Not only were we treated to an amazing ride out to the Light BUT Capt. Meade had a cell phone fully charged and I was able to share this experience with my husband Barry! A conversation that did not have to be limited in its length for battery conservation. That, in and of itself, was a HUGE reward for me.

If you have never been to the Light PLEASE put it on your shortlist of *Must Dos*. Each time I go out I am overwhelmed. Majestically rising above the waters of the Saint Mary's the Light is an architectual wonder.

My previous trips have all been as a volunteer - either cleaning or serving cookies to visitors. Today we are the visitors being treated. Do you see the grin on my face that I can't wipe off?!

Rising 83' above water with its 63' tall Classic-Revival-style architecture, this Lighthouse has been a fixture in Michigan's Upper Peninsula since 1931. In January 1998, civic leaders from DeTour Village and Drummond Island, Michigan, met to form the DeTour Reef Light Preservation Society (DRLPS), a non-profit volunteer (501C3) organization. In 2003-2004 the Society restored the Light to its 1931 appearance and now offer day tours along with weekend stays.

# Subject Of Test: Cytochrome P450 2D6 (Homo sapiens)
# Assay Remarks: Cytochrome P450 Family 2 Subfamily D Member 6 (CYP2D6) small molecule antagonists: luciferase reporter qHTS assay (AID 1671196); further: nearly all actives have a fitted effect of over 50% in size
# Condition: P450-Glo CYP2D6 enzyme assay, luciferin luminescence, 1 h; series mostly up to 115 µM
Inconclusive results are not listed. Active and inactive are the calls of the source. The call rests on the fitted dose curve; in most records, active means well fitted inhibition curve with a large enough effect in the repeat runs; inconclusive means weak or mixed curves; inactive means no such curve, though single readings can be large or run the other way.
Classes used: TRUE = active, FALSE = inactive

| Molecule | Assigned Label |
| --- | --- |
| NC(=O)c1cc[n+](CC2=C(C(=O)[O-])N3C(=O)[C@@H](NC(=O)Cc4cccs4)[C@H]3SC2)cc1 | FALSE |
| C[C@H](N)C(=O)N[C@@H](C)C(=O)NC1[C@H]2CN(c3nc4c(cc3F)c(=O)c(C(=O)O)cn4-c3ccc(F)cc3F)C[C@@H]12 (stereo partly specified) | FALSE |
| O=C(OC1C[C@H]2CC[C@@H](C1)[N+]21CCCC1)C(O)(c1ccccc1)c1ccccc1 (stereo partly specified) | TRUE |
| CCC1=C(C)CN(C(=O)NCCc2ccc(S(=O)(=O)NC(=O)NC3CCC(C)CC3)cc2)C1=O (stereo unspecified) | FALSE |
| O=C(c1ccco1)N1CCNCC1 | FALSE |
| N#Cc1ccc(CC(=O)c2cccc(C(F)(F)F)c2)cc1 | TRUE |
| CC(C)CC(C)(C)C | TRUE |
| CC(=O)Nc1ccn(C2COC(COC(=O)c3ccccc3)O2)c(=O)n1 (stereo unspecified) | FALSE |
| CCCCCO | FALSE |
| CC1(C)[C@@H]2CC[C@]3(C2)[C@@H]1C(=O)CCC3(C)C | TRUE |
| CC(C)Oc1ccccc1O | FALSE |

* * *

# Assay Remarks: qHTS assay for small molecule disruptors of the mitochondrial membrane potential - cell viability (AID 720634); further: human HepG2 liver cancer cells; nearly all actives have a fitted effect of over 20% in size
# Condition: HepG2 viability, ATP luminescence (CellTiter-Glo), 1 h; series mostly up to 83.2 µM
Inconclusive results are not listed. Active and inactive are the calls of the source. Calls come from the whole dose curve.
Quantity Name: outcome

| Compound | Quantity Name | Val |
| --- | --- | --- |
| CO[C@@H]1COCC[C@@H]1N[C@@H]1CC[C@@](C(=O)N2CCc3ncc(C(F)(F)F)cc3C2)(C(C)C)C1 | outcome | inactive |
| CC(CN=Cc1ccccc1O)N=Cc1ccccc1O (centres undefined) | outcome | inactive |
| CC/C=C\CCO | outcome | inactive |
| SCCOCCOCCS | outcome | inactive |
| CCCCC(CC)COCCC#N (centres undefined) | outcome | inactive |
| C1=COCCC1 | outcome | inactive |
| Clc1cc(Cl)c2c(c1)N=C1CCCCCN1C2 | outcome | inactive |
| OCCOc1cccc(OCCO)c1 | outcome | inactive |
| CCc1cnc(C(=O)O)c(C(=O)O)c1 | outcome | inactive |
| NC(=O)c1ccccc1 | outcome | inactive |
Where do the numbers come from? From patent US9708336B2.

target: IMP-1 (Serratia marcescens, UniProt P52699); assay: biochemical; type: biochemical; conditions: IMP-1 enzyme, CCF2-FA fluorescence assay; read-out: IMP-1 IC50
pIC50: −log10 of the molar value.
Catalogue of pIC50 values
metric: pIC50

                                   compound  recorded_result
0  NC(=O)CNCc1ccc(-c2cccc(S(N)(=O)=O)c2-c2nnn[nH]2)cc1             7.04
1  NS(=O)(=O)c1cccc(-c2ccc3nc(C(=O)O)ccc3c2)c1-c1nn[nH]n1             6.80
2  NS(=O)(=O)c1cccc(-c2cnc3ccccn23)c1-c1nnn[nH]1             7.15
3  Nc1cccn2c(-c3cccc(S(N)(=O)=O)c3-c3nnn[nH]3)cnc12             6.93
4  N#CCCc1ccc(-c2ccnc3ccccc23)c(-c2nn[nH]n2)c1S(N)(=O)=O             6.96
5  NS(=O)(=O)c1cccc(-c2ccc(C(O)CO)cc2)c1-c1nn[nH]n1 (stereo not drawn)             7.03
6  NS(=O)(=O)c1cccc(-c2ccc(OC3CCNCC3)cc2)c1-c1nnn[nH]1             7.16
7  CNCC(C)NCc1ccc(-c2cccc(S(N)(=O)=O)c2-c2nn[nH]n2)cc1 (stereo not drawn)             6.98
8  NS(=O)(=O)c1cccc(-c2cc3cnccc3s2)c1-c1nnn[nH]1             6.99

We sip our wine. Goof for pictures - "Where have your Keens been"? And marvel at the Light in its present restored state. All too soon our reward comes to a close.

And we head back to our campsite - restored, renewed and REWARDED!

Back at camp I relax in my jammies on the beach to reflect on the events of the day. Settling in for the evening. Settling down from the events of the day.

"Happiness is excitement that has
found a settling down place.
But there is always a little corner that
keeps flapping around". 
~E.L. Konigsburg

Want to learn more about the DeTour Reef Lighthouse?
Simply go to their website found at

Tuesday, August 23, 2011

The Third Day . . .